I hope that by the end of COP28, detailed next steps will be put in place to firstly raise awareness about the severity and the long-term impacts of this issue, to help wider society better understand. Secondly, detailed action plans and policies for local councils and communities to be more prepared for floods and implement preventive measures to help reduce the impact. And finally, better support for developing countries as they are currently impacted more by climate change at a faster rate.

I believe that COP is useful as it's the most important climate conference as there are representatives from 197 countries. Additionally, it gives countries who are affected most and increasingly by climate change the opportunity to have a voice, for instance, the alliance of small Island States. However, that being said, I do hope that the actions decided will be implemented and that we will be able to see differences, in our communities. This is because, even though these conferences have been happening yearly for a couple of decades, it can be argued that there has been slow progress in delivering its goals.

However, I think Universities can and should play a role in these conferences because they can make an impact through academic research, which can aid in impactful policies and solutions and through educating the next generation to be more environmentally conscious.

Ann-Francisca Addai
Business Management with Marketing (and a year in industry)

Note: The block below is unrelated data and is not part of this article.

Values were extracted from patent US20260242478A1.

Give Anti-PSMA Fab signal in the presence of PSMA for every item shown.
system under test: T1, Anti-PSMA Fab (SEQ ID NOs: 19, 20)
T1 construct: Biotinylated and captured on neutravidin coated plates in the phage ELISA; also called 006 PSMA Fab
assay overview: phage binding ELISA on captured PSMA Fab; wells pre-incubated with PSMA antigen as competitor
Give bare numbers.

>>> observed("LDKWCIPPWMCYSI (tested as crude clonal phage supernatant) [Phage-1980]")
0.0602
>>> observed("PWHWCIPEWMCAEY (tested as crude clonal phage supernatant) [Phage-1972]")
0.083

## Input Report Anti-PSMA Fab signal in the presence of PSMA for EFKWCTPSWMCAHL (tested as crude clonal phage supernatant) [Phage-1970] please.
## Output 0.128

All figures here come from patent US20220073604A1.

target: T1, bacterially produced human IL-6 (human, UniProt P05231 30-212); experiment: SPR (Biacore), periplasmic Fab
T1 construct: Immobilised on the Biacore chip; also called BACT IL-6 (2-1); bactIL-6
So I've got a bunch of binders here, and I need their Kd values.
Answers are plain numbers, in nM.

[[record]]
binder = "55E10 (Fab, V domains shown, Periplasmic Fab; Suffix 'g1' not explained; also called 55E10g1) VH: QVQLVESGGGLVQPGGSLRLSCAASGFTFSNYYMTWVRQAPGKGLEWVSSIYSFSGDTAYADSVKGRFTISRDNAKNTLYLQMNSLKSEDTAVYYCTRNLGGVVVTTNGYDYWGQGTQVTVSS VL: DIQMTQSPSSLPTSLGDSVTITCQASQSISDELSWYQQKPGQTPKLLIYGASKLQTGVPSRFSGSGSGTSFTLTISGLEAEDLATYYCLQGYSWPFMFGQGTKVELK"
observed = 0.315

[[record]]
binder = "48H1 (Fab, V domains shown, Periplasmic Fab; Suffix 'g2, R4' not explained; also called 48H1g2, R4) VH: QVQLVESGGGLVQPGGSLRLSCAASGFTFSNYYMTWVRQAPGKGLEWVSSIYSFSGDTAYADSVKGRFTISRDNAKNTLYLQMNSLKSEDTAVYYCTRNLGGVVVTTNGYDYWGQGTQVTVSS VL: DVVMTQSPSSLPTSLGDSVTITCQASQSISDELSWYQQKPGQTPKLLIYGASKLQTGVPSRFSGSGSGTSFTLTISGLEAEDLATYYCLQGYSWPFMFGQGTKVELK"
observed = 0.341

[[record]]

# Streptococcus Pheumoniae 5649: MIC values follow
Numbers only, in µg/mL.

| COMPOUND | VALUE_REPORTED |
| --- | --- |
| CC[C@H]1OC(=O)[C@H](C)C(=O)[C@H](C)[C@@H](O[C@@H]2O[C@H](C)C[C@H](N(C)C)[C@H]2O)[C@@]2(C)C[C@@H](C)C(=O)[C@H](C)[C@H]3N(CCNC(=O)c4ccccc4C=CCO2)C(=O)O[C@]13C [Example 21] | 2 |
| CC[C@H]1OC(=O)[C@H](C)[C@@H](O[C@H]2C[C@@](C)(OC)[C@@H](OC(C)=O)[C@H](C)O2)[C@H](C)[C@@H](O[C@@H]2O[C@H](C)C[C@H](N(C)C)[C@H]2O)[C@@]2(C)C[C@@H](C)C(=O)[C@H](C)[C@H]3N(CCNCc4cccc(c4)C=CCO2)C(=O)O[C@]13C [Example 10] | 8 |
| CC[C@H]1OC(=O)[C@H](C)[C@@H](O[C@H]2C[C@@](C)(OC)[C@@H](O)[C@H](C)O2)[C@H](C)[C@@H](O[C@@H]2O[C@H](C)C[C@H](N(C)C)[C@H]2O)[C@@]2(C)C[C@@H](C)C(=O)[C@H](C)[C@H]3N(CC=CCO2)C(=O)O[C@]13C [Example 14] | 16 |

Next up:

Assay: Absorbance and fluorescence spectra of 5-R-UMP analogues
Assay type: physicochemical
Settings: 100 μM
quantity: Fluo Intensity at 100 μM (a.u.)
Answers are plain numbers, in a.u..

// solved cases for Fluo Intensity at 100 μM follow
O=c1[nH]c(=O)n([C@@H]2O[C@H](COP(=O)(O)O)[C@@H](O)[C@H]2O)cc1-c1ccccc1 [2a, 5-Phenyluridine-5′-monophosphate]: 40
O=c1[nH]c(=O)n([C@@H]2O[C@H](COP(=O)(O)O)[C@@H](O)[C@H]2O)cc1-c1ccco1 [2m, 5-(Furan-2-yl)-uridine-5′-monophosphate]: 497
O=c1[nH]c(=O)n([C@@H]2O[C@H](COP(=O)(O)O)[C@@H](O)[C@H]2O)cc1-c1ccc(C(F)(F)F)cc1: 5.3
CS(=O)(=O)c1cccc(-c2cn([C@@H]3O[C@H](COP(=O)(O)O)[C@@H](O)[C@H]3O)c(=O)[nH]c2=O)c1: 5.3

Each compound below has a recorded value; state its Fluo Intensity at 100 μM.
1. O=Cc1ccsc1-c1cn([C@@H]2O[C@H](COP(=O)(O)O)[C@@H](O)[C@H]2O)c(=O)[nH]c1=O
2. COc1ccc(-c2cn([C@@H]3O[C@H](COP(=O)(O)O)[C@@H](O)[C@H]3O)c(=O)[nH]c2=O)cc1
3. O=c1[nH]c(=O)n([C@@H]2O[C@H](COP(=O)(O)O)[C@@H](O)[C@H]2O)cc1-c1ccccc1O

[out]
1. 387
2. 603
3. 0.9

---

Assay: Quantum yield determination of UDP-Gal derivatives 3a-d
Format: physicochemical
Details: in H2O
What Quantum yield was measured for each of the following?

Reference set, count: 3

University of Birmingham

The COP28 theme which is most significant to me personally is “Inclusion”. This theme is of importance to me as I believe that inclusive environments create productive conversations by presenting multiple perspectives on issues. A lack of systematic inclusion when discussing the transition to a low carbon economy leads to the sidelining of the experiences of some groups which could be useful in devising diverse solutions.

Being a black female myself, this theme speaks to my experiences as being given the chance to engage in conversations relating to something which impacts us all presents the opportunity to learn from diverse people and draw on my own personal experiences to drive solutions.

The raw materials produced in excess globally could drive change environmentally whilst aiding nations economically. Africa for instance is extremely rich in resources, but for decades, the continent has been plundered and exploited. Therefore, whilst it would be crucial to engage with such groups in these conversations, it is essential to ensure equity and true benefit for all parties involved; you can’t advocate for sustainability but not advocate for human rights and progression for all.

Additionally, the youth are tomorrow’s leaders and will be most affected by the changes, so they shouldn’t be pushed to the sidelines. Their fresh minds and creativity aid in bringing substantial change through innovation. Therefore, I hope that the sustainable future plans take into account the experiences of diverse groups to find the most efficient solutions, whilst ensuring benefits for all.